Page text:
You can rotate attention across different elements of the ecosystem to align with timing whether it be tentpole events, product or service seasonality, socio-political climate, changing user behavior, or a variety of factors. Knowing you have the support of the greater ecosystem, you can feel more comfortable lifting focus from certain channels to lean into others. 

#4 – Optimization: Fertilizing to Fuel Brand Performance

Finally, map out and assign value to each touchpoint within your ecosystem based on the expected impact. With campaigns, the goal is direct attribution. With ecosystems, the goal is incremental improvement over time. Test and learn to see what blend of tactics keeps your ecosystem in balance. Determine what areas need more or less attention to lift up the entire system and drive full-funnel business outcomes  

Also, experiment with measurement beyond media KPIs. For example, organic reach is necessary to drive business outcomes and instrumental in evaluating the integrity of your holistic ecosystem. But it shouldn’t be the media campaign KPI. You should complement reach and frequency with tangible metrics that indicate consideration such as clicks, video completions, downloads, and landing page visits. 

#5 – Rinse and Repeat: Continue Learning and Refreshing

Unlike a campaign, this process never ends. You can’t expect the audience research you did 12 months ago to apply precisely today – the environment changes, people change. Data can become stale in as little as 3 months. You have to continue to learn and refresh to avoid becoming obsolete.

This is why today’s marketing plans need to be living documents. Yearly planning and even quarterly media planning is becoming less feasible, and brands that are inflexible to changing market conditions and consumer behaviors are falling behind. The ecosystem model allows for long-term planning without injuring what is already in place on the campaign level.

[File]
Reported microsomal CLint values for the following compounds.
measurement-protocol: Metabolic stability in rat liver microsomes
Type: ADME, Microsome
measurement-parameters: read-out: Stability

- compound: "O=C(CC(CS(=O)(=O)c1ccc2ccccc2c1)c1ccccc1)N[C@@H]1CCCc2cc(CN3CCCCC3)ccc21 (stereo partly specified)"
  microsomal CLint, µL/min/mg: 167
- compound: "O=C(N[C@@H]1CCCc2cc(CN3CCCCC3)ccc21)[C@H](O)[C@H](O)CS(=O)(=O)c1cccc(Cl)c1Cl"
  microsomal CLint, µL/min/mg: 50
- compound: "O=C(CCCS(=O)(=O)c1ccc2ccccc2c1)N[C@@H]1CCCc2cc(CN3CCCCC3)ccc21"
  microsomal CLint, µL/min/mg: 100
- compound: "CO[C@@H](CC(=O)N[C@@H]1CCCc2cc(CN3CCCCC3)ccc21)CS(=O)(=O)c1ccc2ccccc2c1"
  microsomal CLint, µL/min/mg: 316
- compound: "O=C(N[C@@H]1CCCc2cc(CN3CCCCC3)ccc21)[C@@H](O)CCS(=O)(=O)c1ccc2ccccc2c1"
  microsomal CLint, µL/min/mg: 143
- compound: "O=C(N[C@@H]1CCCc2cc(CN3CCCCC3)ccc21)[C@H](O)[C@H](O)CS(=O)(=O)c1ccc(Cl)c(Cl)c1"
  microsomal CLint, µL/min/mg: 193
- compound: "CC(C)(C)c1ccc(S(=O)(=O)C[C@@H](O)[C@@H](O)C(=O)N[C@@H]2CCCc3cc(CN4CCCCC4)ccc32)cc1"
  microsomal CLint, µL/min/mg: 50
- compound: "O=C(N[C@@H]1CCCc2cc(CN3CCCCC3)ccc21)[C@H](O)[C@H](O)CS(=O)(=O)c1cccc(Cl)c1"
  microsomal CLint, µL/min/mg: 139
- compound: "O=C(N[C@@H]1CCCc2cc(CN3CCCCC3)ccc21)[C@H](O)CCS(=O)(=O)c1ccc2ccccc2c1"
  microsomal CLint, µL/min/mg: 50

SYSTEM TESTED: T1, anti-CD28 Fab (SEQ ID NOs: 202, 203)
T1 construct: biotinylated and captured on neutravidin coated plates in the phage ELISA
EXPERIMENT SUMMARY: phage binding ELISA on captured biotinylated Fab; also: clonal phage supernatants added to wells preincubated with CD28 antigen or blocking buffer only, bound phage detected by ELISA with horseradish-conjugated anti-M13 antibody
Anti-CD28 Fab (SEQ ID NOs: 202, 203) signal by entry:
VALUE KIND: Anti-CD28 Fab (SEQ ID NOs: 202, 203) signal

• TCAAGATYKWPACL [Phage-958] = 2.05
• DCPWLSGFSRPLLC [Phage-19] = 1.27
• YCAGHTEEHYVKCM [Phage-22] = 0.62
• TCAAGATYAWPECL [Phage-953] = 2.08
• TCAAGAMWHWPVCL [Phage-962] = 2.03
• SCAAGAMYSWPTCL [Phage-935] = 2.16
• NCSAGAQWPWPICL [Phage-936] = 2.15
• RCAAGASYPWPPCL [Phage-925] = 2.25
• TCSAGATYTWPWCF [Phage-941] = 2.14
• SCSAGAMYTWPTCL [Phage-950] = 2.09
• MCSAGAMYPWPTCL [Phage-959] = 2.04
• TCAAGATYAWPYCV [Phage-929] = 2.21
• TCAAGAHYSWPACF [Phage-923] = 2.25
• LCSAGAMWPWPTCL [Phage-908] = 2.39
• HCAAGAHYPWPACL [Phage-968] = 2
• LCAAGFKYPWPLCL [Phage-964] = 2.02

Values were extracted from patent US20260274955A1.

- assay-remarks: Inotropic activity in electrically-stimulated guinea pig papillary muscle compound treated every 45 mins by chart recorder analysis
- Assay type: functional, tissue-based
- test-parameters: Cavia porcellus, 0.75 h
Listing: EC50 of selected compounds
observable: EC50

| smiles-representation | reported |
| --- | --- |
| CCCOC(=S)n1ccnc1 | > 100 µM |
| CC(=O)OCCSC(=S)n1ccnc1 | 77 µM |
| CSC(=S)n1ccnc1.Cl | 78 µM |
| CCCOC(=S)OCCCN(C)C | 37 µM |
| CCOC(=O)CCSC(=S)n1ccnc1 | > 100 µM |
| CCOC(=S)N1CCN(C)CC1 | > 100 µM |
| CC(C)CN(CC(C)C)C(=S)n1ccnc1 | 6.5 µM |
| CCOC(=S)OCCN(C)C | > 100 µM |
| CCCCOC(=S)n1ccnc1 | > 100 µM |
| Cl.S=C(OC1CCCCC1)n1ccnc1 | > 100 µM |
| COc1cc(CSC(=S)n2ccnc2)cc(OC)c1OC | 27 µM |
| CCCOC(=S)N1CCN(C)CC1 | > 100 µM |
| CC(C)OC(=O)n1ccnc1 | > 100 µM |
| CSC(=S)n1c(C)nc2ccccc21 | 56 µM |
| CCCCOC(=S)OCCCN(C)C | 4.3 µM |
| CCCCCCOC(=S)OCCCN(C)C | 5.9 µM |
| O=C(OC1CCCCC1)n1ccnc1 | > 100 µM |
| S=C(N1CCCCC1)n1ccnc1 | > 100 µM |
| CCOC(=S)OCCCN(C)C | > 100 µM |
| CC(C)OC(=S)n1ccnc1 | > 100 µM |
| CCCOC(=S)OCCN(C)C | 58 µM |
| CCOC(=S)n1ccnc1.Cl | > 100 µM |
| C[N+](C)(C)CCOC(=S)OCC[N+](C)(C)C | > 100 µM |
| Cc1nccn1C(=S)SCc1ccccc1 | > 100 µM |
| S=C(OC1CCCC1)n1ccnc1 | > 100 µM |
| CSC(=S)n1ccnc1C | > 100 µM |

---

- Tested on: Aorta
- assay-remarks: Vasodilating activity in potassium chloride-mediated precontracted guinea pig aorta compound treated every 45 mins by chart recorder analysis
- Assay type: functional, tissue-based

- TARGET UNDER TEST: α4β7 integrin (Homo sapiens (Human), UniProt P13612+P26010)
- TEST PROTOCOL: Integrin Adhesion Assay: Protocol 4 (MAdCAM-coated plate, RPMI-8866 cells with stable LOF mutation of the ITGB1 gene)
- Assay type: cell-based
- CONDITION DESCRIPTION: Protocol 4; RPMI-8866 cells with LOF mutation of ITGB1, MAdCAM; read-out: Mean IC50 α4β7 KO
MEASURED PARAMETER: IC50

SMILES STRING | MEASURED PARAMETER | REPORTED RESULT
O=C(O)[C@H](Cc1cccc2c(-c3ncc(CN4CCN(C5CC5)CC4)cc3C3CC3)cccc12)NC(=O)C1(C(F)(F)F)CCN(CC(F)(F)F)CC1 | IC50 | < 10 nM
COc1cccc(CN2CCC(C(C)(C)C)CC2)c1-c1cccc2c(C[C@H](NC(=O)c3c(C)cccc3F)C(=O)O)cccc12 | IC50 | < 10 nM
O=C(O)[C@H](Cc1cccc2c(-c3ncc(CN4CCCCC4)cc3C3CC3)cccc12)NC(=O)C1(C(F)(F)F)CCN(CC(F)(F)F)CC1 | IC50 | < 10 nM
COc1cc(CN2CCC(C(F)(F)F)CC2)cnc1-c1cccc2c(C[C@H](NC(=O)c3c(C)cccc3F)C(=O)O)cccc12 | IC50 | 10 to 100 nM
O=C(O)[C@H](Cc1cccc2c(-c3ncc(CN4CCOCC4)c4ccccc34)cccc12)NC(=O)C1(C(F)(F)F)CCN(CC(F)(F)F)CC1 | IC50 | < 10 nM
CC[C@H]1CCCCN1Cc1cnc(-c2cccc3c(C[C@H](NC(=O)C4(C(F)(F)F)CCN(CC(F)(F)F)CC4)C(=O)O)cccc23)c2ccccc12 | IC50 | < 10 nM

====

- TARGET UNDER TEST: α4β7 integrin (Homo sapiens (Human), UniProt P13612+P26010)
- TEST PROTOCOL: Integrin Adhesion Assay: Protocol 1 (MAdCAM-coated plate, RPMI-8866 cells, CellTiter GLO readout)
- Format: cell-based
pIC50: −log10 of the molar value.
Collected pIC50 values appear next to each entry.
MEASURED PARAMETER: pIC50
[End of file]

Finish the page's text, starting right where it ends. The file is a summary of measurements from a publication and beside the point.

With that in mind, understand that the primary challenge of the ecosystem approach is timing. Like a garden, it needs time to grow and flourish. There’s a lot of financial pressure and limited patience surrounding marketing performance from business decision-makers. You’ll likely need to balance the campaign-centric and audience-centric playbooks, but the goal should be to prioritize sustainable brand success over quick wins. Slow thinking is critical when you consider the complexity of measuring all the diverse channels in your ecosystem. 

Remember These 3 Key Mindset Shifts When Going from Campaigns to Audience Ecosystems

The audience ecosystem methodology makes omnichannel media planning more digestible and flexible, which is key for today’s marketing landscape. But even more importantly, it can help brands build more meaningful and lasting customer connections. 

After reading, I hope you leave with these key mindset shifts: 

  1. Place the audience, not the brand, at the center of your media plan 
  2. View marketing efforts holistically, rather than through a campaigns lens
  3. Use marketing to add to your audience’s identity, not your brand’s status

For help bringing this transformation to your marketing strategy, contact Coegi today

Want to dive deeper? For more discussion on how to implement the audience ecosystem model, listen to our podcast episode here

From Campaign to Ecosystem Podcast Episode

The Practitioner’s Guide to Influencer Marketing

Influencer marketing campaigns pair the power of word-of-mouth with the efficiency, scalability and data-driven mentality of digital advertising.

In this guide, we share Coegi’s best insights to running more strategic and accountable influencer marketing campaigns.

You’ll learn the ins and outs of results-driven influencer marketing so you can feel confident adopting this high impact, authentic channel into your brand strategy. 

What You’ll Learn: 

  • Criteria for effective influencer marketing campaigns
  • Reasons why influencers are critical for modern marketing plans
  • Key benefits and challenges of influencer marketing 
  • How to determine if influencer marketing is right for your brand 
  • Step-by-step guide of how to launch an effective influencer campaign
  • Expert tips for successful campaigns and creator relationships 

Why use influencer marketing? 

Influencers can be your fast track to content authenticity, brand credibility and business results. 90% of consumers view micro-influencers as credible, believable and knowledgeable. The power they have on consumer behavior and buying decisions can’t be overstated. 

Here are the top 4 benefits of influencer marketing campaigns: 

  1. Credibility Building: Influencer marketing puts a face and personality to your brand – a key component to building audience affinity. Trusted creators can connect with followers on your behalf to improve engagement, retention, and loyalty. 
  1. Content Creation: Rather than spending additional production dollars to create branded images and videos, your creator partners make that collateral for you. The end result – native-looking social media content which, more often than not, outperforms obvious ads.